One of the minor shortcomings of Bloodborne is its character customization option, as some of the assets bring advantage to the fight while others don’t make sense at all. Vitality increases the amounts of blow you can take before fizzing off to an opponent and Stamina increases the number of times you can swing your axe or side step/sprint before the stamina drains off completely. But stuff like Arcane, that should ideally buff you up against Magical attacks and Blood Tinge that should give you a stunning advantage are simply too simple to grind for, die for and upgrade in this heavily fast paced knife fighting game. There is a genuine lack of content in the attire variety, and apart from a few standouts, like the Charred Black Dress Set and the Cainhurst Knight’s Armour, there is absolutely nothing worth putting up. And all the PVE characters tend to have similar characters and add no unique personality that’s such an USP for any Souls game.
The game also has the tendency to drop framerate, even though it isn’t as bad and game breaking as the Blighttown sequence from Dark Souls I. It starts slowing down and screwing up an otherwise orchestrated moves sequence every time you are in someone’s game, as PVE or PVP.
No matter how glorious the boss fights may sound like in Bloodborne, some of them feel rehashed sequences from the previous Souls games, like the King/Queen Spider Rom spawning minion spiders like Duke’s Dear Freja from Dark Souls II or the three Shadows of Yharnam totally relocating me to the Hunter’s Copse sequence, fighting off the Skeleton Lords.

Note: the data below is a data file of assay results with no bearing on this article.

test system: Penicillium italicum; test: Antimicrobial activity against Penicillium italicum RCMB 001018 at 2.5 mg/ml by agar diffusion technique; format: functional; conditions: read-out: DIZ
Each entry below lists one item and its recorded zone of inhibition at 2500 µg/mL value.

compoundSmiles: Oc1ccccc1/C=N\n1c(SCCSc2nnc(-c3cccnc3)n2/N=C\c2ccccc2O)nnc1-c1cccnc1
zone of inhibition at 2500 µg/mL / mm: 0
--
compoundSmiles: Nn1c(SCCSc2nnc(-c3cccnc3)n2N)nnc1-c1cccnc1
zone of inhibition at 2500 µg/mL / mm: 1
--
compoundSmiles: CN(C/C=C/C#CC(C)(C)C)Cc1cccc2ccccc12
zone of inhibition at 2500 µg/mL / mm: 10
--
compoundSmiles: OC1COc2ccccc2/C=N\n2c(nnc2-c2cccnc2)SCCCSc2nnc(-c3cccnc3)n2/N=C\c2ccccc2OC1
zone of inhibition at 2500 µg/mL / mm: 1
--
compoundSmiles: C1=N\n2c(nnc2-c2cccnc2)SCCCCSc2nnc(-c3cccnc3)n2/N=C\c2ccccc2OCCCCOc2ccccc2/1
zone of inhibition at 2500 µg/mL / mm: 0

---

The game relies on a quick and agile moves set, and sometimes the predated camera lock on settings from the age of Dark Souls play against your will and there will be times when you will die because of the cam shifts. Rest of the times, prepare to blame yourself and your unabashed brevity.
The idea of bringing back Nexus to Bloodborne in the form of Hunter’s Dream is quite an epic idea, it surrounds the player with a need to return home from the misery of the streets. However, it also makes him look at the loading screen two times especially when he is navigating from Point A to just Point B. It is still a more user friendly way to travel, given how obnoxious Dark Souls 1’s backtracking system was, unless you defeated Orn and Smough and retained the Lordvessel.
And last but not the least, the You’ve Died screen followed by the Bloodborne loading screen is so long that it makes your death look like a crime that needs a li’l spanking on. If only there was a patch to resolve the game’s loading screen and fix the framerate, maybe upgrade it to 60 FPS (Dark Souls II: Scholar is doing fine, ain’t it?), it would be such a marvel to the series.
Strengths of Bloodborne
Every Miyazaki game is prone to some bit of criticism, and I honour the fact that a great game is always the one that inspires criticism alongside applause. And when we are done with all the criticism that may help the game fetch a better sequel, let’s look at the classier side of Bloodborne.
Bloodborne has reintroduced the iconic FROM level designing in my opinion. When you unlock a new map, you go through the width of it, dying, redeeming your blood echoes and finally understanding that the world goes round. You unlock closed doors, you surprass vents and kick down ladders and make your own shortcuts to travel up to the boss of the area. It’s not just Undead Burg or Firelink Shrine that you are linking to your main bonfire, but also crafting shorter routes to travel to the Boss Fog, escaping the tons of times that may cost you your full pack of Blood Vials or Bullets required for the boss fights.